Measuring Application Performance as a Baseline Before Migrating to the Cloud

Assessing applications for cloud readiness allows your business to determine what applications can be deployed to the cloud environment and what models (public, private, or hybrid) can support your migration.

When beginning your assessment, it often makes sense to start with applications that use minimal sensitive information (as these will be lower-risk) or by making a list of applications you are certain that you do not want to move to the cloud.

If you are not measuring (or not measuring the right metrics) when assessing your applications, you are going to deploy blindly and put your migration at a high risk of failure.

Consider these performance indicators as a baseline before migrating to the cloud:

Application Response, CPU, and Suspension Times

Response time is the time it takes the application to service a request – such as the time it takes to deliver a web page. This is arguably the most important metric from an end-user perspective (delivering the requested service) and a great input from a management perspective. Response time can be split into two factors: CPU and Suspension time.

CPU time tells how computationally intensive a transaction is. If there is an increase in the load of a system, CPU time often increases proportionally to the number of transactions.

Suspension times are time periods when a system is suspended and could not execute any code. An example would be the pausing, or lagging your system experiences during “Garbage Collection”. If there are massive Garbage Collections, it can result in high suspension times, leading to higher response times.

When and Where Applications are Run

Time and place are big performance indicators to investigate, however, they are both variables that are measured relative to the business and their specific goals.

If applications are currently running on a company’s private network or are very performance sensitive, you’ll have to be extremely delicate in the way you plan to migrate them.

It is recommended that you stay away from applications that run on platforms that are typically not supported (or may not be supported in the future) by cloud providers or applications that require frequent/high-volume transactions against an on-premise database that cannot be migrated to cloud computing.

Application Architecture

Your architectural pattern is where services are provided to the other components by application components over a network – it’s the basis of application mapping, the communication between applications.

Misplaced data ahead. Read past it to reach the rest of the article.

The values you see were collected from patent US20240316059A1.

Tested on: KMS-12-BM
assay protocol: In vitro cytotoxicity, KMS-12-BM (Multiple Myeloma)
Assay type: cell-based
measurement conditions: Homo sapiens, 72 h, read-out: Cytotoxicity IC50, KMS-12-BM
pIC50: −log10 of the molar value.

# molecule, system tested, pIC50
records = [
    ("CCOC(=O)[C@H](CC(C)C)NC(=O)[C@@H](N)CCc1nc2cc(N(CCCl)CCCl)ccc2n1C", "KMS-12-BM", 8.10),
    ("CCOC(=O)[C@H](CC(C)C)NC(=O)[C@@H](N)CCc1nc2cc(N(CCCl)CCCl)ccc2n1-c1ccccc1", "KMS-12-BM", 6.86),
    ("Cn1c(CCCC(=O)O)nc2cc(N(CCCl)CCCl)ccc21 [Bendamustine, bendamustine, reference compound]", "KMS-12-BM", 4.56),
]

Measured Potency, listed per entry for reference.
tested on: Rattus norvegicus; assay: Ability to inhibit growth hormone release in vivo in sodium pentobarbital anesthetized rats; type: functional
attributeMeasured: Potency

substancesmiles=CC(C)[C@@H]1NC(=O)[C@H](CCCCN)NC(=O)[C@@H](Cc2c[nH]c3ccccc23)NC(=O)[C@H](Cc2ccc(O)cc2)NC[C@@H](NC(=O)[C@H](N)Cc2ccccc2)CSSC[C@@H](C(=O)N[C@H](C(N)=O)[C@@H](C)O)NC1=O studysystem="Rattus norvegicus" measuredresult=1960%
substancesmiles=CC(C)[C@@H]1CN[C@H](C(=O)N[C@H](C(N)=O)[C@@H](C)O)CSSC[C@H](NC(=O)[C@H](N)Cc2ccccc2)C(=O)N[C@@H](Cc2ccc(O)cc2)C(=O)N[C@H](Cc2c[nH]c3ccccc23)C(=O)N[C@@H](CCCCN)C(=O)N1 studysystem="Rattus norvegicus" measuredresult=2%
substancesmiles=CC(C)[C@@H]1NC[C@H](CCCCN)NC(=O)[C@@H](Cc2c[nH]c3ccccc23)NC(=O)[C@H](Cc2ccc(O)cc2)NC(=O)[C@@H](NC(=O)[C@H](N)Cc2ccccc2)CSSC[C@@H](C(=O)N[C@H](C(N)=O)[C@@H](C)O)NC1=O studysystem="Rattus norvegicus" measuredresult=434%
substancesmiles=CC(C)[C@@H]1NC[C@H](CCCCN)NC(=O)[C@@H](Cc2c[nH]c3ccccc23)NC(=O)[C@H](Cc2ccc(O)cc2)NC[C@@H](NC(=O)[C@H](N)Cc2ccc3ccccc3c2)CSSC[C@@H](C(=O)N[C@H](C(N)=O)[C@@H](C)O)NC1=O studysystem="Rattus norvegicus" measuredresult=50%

A good start to building an understanding of the application architecture is to answer these key questions:
  1. Is the application web-based, or built with a service-oriented architecture (SOA)?
  2. Are there modular services? How hard is it to split into modular services?
  3. Is it monolithic, two-tier, three-tier, etc.?
  4. Does the application scale out? Up?
  5. What is the demand of the application? What impact will moving to cloud computing have on demand?
Lifecycle of Application

Understanding the lifecycle of an application is important for understanding the efficiency of migrating it. If there will be little efficiency gain from the migration, then it might serve the company better to keep at its current location.

You should have an understanding of the application stage: if it’s approaching retirement, needs to be redesigned or undergo a technology refresh, or if it is defined and ready for cloud computing. It is also important to analyze whether it would it be better to replace it with a new SaaS solution instead of IaaS or Paas. Weighing pros and cons of the lifecycle metric will be very influential in finding the best fit for your applications.

Data Sensitivity and User Count

Last, but certainly not least, it is important to look at data sensitivity and the number of users relying on the application.

Applications that are used by remote workers and that contribute information to the company’s broad management information databases should be highly considered for the cloud and its mobility.

On the other hand, if applications involve sensitive data (especially when legal risk is involved in any discussions) they will, at minimum, require special treatment to run on the cloud service.

Data governance, confidentiality, and integrity need to be preserved during the migration. When measuring, you should be aware of how much data exchange will occur between the components of the application and between the application and the user.

We hope this was helpful in determining which applications are cloud ready for your business migration. For more guidance on preparing for a migration project, download our latest eBook – Identifying Cloud, Data Center, and Security Vulnerabilities through Cloud Discovery.

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